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Checking for open dialogbox in ABL using the widget tree?

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Checking for open dialogbox in ABL using the widget tree?

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Is it possible to walk the widget tree in ABL and determine if there is an open diolog box?

I can get the type of NEXT-SIBLING but it always seems to be "WINDOW".

Thanks.

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  • You need to check FIRST-CHILD as well IIRC. A Dialog is a Child of a Window.

  • See if there are attributes that are different between dialogs and normal windows. Afaik a dialog is a frame widget, so my first guess would be to check if there is a child (or grandchild) of the widget you are examining that is of type 'frame'. I suspect that a normal window will have such a child and a dialog not.

  • The TYPE attribute of a dialog-box frame returns "DIALOG-BOX".

  • Thanks for the help.

    I got a working solution...quite simple really by just passing in the current window;

    PROCEDURE WalkTheTree:
        /*------------------------------------------------------------------------------
                Purpose:                                                                        
                Notes:                                                                        
        ------------------------------------------------------------------------------*/

      DEFINE INPUT PARAMETER LV_WIDGET_HANDLE AS HANDLE.
     
      DEFINE VARIABLE lvhChild        AS HANDLE NO-UNDO.
     
      lvhChild = LV_WIDGET_HANDLE:FIRST-CHILD.
      DO WHILE lvhChild <> ?:
     
        IF VALID-HANDLE(lvhChild) THEN
          IF lvhChild:TYPE = "DIALOG-BOX" THEN
            RETURN ERROR.

        lvhChild = lvhChild:NEXT-SIBLING.
      END.

    END PROCEDURE.

  • Not meant offensive, but I find style and naming used in the example not so simple; why do you return an error and why is your procedure called 'WalkTheTree'. Surely it does something more than just walk the tree.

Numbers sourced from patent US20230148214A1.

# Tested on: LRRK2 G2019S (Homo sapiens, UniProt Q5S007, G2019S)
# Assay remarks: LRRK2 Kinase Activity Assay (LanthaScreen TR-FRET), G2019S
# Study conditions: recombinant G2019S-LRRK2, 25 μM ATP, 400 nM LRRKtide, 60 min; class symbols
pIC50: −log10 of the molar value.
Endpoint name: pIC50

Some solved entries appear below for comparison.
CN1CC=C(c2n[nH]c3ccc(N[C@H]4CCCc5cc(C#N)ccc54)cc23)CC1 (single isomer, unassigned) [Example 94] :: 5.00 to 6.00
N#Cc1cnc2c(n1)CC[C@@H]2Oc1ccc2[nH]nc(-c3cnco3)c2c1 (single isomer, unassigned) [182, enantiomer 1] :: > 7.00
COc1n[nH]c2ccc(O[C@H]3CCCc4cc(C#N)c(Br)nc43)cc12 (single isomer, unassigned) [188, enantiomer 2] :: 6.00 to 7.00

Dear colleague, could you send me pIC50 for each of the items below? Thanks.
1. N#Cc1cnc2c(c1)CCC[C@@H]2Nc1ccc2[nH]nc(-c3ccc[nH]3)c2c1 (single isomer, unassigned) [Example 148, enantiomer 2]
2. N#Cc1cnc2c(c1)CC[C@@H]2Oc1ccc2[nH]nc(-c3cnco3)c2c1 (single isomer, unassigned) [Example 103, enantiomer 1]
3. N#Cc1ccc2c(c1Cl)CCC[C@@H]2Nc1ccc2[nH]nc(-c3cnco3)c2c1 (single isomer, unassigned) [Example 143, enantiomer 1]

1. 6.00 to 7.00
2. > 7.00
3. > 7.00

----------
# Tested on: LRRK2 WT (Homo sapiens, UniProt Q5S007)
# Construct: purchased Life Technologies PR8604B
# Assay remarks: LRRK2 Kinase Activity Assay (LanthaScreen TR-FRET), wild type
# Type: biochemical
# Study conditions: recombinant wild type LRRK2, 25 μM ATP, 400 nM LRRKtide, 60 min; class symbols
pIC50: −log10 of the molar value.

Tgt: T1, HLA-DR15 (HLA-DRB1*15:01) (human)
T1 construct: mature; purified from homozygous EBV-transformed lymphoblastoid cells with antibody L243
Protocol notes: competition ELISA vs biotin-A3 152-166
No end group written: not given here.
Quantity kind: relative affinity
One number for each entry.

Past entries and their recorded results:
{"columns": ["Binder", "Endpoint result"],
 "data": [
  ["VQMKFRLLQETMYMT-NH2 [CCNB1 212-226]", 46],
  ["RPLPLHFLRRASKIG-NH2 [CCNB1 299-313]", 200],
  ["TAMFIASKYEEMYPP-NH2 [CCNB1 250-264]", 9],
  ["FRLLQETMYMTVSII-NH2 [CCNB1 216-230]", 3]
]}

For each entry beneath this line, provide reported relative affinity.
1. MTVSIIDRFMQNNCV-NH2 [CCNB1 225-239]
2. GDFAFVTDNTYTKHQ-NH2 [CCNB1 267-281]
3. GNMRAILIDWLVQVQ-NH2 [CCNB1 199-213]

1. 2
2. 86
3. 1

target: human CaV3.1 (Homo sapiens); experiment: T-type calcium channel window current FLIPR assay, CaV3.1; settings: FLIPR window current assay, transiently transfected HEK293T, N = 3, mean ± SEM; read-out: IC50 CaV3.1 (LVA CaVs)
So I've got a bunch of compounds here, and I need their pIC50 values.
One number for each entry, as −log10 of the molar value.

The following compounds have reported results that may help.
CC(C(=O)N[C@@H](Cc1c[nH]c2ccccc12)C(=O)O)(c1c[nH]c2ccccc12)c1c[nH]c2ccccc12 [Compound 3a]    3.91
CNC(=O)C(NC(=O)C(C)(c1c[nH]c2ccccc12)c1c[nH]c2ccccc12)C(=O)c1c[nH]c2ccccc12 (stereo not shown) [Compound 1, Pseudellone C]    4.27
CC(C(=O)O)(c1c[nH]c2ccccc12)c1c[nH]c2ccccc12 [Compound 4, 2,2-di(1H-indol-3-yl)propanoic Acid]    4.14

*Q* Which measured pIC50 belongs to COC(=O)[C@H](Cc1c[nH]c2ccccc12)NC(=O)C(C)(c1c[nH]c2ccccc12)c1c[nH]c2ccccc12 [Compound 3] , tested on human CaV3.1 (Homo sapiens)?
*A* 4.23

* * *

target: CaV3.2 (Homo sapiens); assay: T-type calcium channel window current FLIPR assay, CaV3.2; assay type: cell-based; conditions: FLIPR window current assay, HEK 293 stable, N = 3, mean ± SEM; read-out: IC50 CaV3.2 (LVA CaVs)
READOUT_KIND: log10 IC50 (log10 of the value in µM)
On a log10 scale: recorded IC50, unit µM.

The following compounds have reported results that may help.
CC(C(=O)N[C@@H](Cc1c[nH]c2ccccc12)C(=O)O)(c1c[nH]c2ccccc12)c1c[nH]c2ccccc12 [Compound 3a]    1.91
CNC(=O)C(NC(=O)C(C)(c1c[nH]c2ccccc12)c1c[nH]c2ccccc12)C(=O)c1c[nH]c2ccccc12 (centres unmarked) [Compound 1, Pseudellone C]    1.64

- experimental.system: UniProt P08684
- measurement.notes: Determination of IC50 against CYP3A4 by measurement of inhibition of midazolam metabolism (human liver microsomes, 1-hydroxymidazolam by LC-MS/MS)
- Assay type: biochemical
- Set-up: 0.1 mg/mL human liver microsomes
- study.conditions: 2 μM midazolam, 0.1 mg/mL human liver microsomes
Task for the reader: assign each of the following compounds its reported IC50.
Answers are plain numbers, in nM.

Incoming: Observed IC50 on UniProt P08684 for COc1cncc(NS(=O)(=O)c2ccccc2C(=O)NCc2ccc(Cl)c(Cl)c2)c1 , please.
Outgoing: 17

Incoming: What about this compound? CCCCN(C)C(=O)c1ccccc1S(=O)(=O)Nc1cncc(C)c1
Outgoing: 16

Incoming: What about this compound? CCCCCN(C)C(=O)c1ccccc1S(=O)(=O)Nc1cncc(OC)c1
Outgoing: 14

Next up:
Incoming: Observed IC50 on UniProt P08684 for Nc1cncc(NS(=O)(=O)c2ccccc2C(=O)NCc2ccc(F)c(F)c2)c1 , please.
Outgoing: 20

Keep in mind that someone else will eventually read this code too. This person might be yourself in a few years. You should give as much clue as possible to the future reader to what this code is actually doing.

    Personally, I find something like the below more readable:

    FUNCTION getWindowType RETURNS CHARACTER
      (phWidget AS HANDLE):
      
      phWidget = phWidget:FIRST-CHILD.
    
      DO WHILE VALID-HANDLE(phWidget):
        IF phWidget:TYPE = "DIALOG-BOX" THEN RETURN "DIALOG-BOX".
        phWidget = phWidget:NEXT-SIBLING.
      END.
    
      RETURN "WINDOW".
    END FUNCTION. /* getWindowType */

    Although one could argue that it would be even better to create an ENUM for window types and return that.

  • And I don't mean to be offensive ( ;-) ), but why are you changing the function input parameters? To save a variable?

    Function parameters do /not/, nor can they be NO-UNDO.

    Besides the "performance" loss, I dislike inputs being mangled while debugging.

    function foo returns logical (
       i_ibar as integer
    ):
    
       def var ibar_original as int no-undo.
       
       ibar_original = i_ibar.
    
       do transaction:
       
          i_ibar = i_ibar + 1.
          
          undo.
          
       end.
    
       return i_ibar = ibar_original.
    
    end function.
    
    message foo( 1 ) view-as alert-box.
    
    
  • I generally do not change input parameters since I dislike it as well, but for small functions I sometimes don't follow that rule. The 'clutter' of an extra variable in those cases outweigh the dislike of changing an input parameter. In larger or more complex functions I don't do these things.

    I regularly abuse my own rules (more political correct would be to say that my rules are flexible). For example: in assign statements I normally use multiple lines, except when it is only one var or field. Same with commands like SUBSTITUTE and RUN. If they are large or complex, I use multiple lines, otherwise they go on one line. I always try to keep readability in mind. However, that remains in the eye of the beholder.

  • Sorry - I had always wondered about the undo'ness of function parameters - so created the small example above. The example actually demonstrates that they /are/ no-undo, sorry for the confusion.

  • > Although one could argue that it would be even better to create an ENUM for window types and return that.

    +1 this idea.  

    FWIW in $DLC/[src|tty\gui]/OpenEdge.Core.pl there are a number of (native ABL) enums for a variety of things (IO modes, etc). Not all (and not these widget types) but they are there if needed.

    You can use them to get to the name aspect via the enum's ToString() method or simply using the ABL's STRING() function.